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The wet look: IBM using water to cool servers

IBM's new liquid-based server cooling technology is the first step to bring water back into the data center. Experts predict it's inevitable. Others call it a Band-Aid.

IBM has hailed Cool Blue, its new liquid-based data center cooling technology, its most effective offering yet for server farmers battling the war on heat. But by putting a water-based cooling product on the market, Big Blue has ignited a debate over what place liquid has in the data center.

Known officially as the eServer Rear Door Heat Exchanger, Cool Blue is a door that hinges to the back of a rack, with a hose installed in the floor that goes up the door. Sealed tubes filled with chilled water remove up to 55% of the heat generated in a fully populated rack, then dissipates it by pulling hot water into the unit so it is not released into the data center.

Tom Condon, a senior consultant for Chicago-based Systems Development Integration, points out that one of the oldest axioms in building a data center is to "keep water away." But he said the heat generated by the proliferation of blade servers -- by IBM and other vendors -- has created major heating problems because they allow data center managers to pack multiple servers into a rack space formerly reserved for a single box, making the idea of liquid cooling one vendors can no longer afford to dismiss.

"Any time you bring liquid into the data center, there is always a chance for danger. We tell clients as a general rule to keep water away," Condon said. "But if you're confronted with cooling problems you can't solve, it's inevitable you're going to have liquid cooling in the data center."

For more information

Cool Blue -- How IBM beats the heat

Avoiding a summer server meltdown

Data center managers seem ready to go back to water.

According to Jim Wilson, advisory systems engineer in the information systems department of San Mateo County, Calif., water cooling worked before, so why not now.

"Personally, I don't have a problem using water to cool equipment since the old 3090 mainframe was water cooled and we never had any problems with it. With the way our data center is set up today [air cooled machines and good air conditioning], we don't have any cooling problems. For installations with cooling problems, it could be an option," Wilson said.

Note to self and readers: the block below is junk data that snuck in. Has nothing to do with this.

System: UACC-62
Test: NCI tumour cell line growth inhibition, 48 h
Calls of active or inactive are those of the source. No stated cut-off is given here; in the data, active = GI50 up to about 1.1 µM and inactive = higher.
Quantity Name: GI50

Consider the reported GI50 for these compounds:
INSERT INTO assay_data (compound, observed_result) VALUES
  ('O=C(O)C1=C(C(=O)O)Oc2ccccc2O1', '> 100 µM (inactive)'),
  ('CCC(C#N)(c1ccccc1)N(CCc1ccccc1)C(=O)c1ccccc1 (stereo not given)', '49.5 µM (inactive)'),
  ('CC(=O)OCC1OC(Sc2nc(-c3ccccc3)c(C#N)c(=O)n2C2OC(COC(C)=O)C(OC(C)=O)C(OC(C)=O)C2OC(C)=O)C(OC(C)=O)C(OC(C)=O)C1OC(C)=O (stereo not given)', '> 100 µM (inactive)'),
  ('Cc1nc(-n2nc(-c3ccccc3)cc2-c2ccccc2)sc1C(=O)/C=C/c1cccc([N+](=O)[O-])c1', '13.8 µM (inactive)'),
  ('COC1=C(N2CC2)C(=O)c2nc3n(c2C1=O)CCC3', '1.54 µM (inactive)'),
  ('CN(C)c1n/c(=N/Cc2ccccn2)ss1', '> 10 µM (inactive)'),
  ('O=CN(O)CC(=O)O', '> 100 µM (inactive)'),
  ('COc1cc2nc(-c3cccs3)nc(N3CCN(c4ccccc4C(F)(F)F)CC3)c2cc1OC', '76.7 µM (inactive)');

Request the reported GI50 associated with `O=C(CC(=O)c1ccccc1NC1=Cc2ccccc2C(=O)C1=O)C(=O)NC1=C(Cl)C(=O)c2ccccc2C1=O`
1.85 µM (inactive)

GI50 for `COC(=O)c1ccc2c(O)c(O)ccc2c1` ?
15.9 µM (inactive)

Tony Scordino, manager of network services for Westchester Community College in Valhalla, N.Y., agrees that it pays to be open to the idea.

"Mainframes at one time were cooled with water. My choice to water-cool a server would really depend on how the vendor would implement such a system. Issues of how possible rusting or leakage would be addressed are key in my decision making. Also, what infrastructure changes or maintenance procedures would be required, could sway my decision. The bottom line is that I would be open to the idea," Scordino said.

Still, Milpitas, Calif.-based Rackable Systems, a server and storage provider that sells air-cooled equipment, said water isn't the answer. Rackable, whose customer list includes Yahoo, video game giant Electronic Arts, Toshiba and Sony, said Cool Blue is bound to leave data center managers with almost as many headaches as it solves because it brings two risky elements in the ecosystem -- water and plumbing.

According to Josh Goldenhar, senior director of product marketing and strategic planning for Rackable, data centers shouldn't need to use water to cool things down because they shouldn't be so hot in the first place. Blade sprawl, he said, has forced Big Blue's hand.

Goldenhar also said Cool Blue causes additional concerns because its architecture requires data centers to install plumbing for the hose that runs from the floor up through the Cool Blue door. This makes racks immobile, Goldenhar said, adding to a data center's expenses because of the cost associated with retrofitting HVAC equipment to fit Cool Blue into an existing footprint. Plus, Goldenhar said, if you have to shut down your chiller to fix a problem with a Cool Blue door, you could be affecting multiple racks.

"IBM is coming up with this because of the path they've taken," Goldenhar said. "We do view it as a stop-gap measure by IBM. They were required to do it in the way they built the servers and put them into the rack … it's effective, but it's suboptimal."

According to Susan Davis, vice president of marketing and product management for Egenera Inc., a Marlboro, Mass.-based blade server manufacturer, the main flaw in the current blade trend is that vendors never account for a way for customers to deal with the heat generated by multiple blades running in a single rack.

"The basic problem is that even newer systems were never designed with a way to solve this problem, so [IBM] had to come up with a solution as an afterthought … [and] it is never as good as if had you thought of it from the beginning," Davis said.

IBM strongly disputes claims that Cool Blue comes with its own set of headaches.

"IBM is a leader in the server market, and we have decades of experience with cooling technology," said IBM spokesman Tim Willaford. "This solution is not a requirement. It's an option to help customers deal with hot spots in their data center."

The general consensus seems to be that Cool Blue will help box-heavy customers deal with those hot spots effectively -- but it's not for everybody.

"I think in a new data center [Cool Blue will work] because they'll design for this kind of infrastructure," said Dan Busby, product design manager for Egenera. "It will be a rough road for pre-existing data centers. But in the end it allows them to use up the whole space."

This article originally appeared on

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